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California museums tell the history of computing

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When DigiBarn curator Bruce Damer found himself in possession of a 19th-century farmstead in 1998, he was at a loss for what to do with the two-story red barn. For a self-described "nerd with a 5,000-square-foot barn," the logical answer, it seems, was to pack it with vintage computer technology. (Admission is free, but by appointment only made through its website: digibarn.com.)

Inside, the shaded windows give the light a muted, slightly dingy cast. Tables, some covered in red-checked cloths, heave with monitors, keyboards, and hard drives.

Holding up a copy of "Fumbling the Future: How Xerox Invented, Then Ignored, the First Personal Computer," Mr. Damer explains that he assembled the museum, in part, to "give Xerox its due."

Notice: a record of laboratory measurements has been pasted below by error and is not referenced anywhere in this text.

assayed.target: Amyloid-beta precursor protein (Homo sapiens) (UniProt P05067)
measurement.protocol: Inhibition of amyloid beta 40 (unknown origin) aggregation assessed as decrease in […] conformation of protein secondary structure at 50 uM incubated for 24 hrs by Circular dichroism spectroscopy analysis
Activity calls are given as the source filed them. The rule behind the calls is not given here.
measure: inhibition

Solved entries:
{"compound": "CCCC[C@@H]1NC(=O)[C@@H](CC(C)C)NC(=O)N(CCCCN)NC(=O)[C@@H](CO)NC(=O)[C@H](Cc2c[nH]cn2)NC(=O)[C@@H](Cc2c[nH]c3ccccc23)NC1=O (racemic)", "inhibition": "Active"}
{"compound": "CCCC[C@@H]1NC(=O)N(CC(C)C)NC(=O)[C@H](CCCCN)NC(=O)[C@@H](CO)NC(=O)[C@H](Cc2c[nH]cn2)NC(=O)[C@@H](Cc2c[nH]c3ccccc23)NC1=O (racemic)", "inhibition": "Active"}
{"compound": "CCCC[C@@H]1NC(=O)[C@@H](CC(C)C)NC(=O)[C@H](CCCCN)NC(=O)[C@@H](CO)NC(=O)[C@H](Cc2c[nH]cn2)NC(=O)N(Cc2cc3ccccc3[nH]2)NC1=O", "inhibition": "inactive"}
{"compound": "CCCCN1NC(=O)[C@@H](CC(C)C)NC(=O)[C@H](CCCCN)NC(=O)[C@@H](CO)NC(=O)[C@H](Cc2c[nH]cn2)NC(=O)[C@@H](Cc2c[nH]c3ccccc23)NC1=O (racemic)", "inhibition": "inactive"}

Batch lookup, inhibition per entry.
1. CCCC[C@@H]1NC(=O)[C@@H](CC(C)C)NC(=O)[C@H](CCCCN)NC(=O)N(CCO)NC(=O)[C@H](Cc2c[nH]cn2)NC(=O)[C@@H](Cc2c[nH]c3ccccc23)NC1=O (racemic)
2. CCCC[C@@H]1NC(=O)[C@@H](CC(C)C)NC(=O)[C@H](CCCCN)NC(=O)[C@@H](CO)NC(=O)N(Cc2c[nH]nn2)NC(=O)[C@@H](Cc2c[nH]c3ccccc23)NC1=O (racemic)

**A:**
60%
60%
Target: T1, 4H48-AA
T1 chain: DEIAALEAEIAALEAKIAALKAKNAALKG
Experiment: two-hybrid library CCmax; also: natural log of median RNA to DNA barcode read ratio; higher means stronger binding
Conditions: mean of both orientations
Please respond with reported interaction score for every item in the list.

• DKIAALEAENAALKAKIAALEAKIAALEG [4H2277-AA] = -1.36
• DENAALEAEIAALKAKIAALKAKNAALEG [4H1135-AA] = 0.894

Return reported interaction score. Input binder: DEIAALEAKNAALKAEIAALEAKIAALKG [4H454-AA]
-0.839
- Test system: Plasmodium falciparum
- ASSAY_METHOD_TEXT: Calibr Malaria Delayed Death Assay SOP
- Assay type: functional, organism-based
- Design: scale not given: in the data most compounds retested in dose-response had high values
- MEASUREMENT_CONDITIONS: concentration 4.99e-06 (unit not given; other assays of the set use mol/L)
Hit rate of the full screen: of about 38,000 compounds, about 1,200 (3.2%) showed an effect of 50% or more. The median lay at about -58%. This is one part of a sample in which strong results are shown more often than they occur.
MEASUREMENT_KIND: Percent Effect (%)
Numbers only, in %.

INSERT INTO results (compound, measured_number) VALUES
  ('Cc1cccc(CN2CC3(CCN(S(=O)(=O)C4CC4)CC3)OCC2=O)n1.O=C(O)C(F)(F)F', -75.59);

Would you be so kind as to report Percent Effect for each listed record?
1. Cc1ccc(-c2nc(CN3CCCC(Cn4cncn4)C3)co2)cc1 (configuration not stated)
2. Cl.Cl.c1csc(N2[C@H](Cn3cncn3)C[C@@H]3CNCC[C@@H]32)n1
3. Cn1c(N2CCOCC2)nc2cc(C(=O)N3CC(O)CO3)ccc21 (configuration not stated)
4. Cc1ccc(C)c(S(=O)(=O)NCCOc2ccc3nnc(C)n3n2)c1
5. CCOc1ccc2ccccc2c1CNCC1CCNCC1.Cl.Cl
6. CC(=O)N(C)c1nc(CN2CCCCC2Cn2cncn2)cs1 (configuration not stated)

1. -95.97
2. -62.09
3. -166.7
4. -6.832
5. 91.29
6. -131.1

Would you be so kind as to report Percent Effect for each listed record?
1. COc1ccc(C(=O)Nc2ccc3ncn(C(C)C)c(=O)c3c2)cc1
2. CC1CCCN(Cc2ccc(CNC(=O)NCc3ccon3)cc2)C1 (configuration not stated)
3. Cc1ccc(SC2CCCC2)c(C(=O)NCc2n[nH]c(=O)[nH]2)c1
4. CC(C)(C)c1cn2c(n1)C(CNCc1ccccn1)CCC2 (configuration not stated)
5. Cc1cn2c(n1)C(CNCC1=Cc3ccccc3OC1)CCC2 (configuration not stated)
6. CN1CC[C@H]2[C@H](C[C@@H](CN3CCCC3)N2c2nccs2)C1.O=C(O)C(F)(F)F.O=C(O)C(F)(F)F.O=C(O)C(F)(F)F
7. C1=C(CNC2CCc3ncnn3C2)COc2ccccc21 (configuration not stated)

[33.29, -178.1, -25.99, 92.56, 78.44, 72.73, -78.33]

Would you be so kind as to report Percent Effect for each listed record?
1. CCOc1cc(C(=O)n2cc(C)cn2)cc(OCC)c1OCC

Long before the Apple I, there was the Xerox Alto. By 1973, Xerox had invented most of the components that would become the personal computer and the Internet: an oversize screen complete with a desktop of icons and menus, a keyboard, and a no-nonsense three-button mouse – all connected to other Altos through an Ethernet connection.

It was widely used within the company's Palo Alto Research Center. But rather than making a commercial model available, Xerox chose to focus on copiers, ink, and toner. Not only did the Alto inspire Apple and other PCs, but, according to Damer, the Macintosh business plan was actually written on one.

Besides Apple computers of all stripes, including the Apple II and the first Macintosh – signed "Woz" by Apple cofounder Steve Wozniak – the DigiBarn displays some of the company's commercial failures, including a 1983 Lisa, which preceded the Mac.

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